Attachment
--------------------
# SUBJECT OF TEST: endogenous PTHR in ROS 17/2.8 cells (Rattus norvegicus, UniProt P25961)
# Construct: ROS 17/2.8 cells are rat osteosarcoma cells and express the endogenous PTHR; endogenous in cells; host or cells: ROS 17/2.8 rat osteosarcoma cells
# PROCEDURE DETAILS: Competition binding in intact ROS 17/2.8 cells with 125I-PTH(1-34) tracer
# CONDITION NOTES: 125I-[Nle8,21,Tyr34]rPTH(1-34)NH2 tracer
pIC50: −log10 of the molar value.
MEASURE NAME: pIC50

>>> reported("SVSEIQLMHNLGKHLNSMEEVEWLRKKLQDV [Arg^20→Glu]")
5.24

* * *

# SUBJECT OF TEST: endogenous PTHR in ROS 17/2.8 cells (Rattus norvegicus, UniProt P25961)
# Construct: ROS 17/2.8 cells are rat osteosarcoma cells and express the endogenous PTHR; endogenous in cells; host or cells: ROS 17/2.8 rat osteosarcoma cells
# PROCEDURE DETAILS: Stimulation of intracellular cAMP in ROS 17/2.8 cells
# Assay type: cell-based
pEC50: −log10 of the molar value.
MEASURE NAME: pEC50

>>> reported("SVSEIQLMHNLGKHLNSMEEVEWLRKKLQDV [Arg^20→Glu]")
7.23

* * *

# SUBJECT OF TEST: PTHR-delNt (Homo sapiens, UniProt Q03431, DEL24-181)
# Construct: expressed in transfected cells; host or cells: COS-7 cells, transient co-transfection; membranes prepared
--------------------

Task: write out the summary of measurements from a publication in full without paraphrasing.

# SUBJECT OF TEST: endogenous PTHR in ROS 17/2.8 cells (Rattus norvegicus, UniProt P25961)
# Construct: ROS 17/2.8 cells are rat osteosarcoma cells and express the endogenous PTHR; endogenous in cells; host or cells: ROS 17/2.8 rat osteosarcoma cells
# PROCEDURE DETAILS: Competition binding in intact ROS 17/2.8 cells with 125I-PTH(1-34) tracer
# CONDITION NOTES: 125I-[Nle8,21,Tyr34]rPTH(1-34)NH2 tracer
pIC50: −log10 of the molar value.
MEASURE NAME: pIC50

>>> reported("SVSEIQLMHNLGKHLNSMEEVEWLRKKLQDV [Arg^20→Glu]")
5.24

* * *

# SUBJECT OF TEST: endogenous PTHR in ROS 17/2.8 cells (Rattus norvegicus, UniProt P25961)
# Construct: ROS 17/2.8 cells are rat osteosarcoma cells and express the endogenous PTHR; endogenous in cells; host or cells: ROS 17/2.8 rat osteosarcoma cells
# PROCEDURE DETAILS: Stimulation of intracellular cAMP in ROS 17/2.8 cells
# Assay type: cell-based
pEC50: −log10 of the molar value.
MEASURE NAME: pEC50

>>> reported("SVSEIQLMHNLGKHLNSMEEVEWLRKKLQDV [Arg^20→Glu]")
7.23

* * *

# SUBJECT OF TEST: PTHR-delNt (Homo sapiens, UniProt Q03431, DEL24-181)
# Construct: expressed in transfected cells; host or cells: COS-7 cells, transient co-transfection; membranes prepared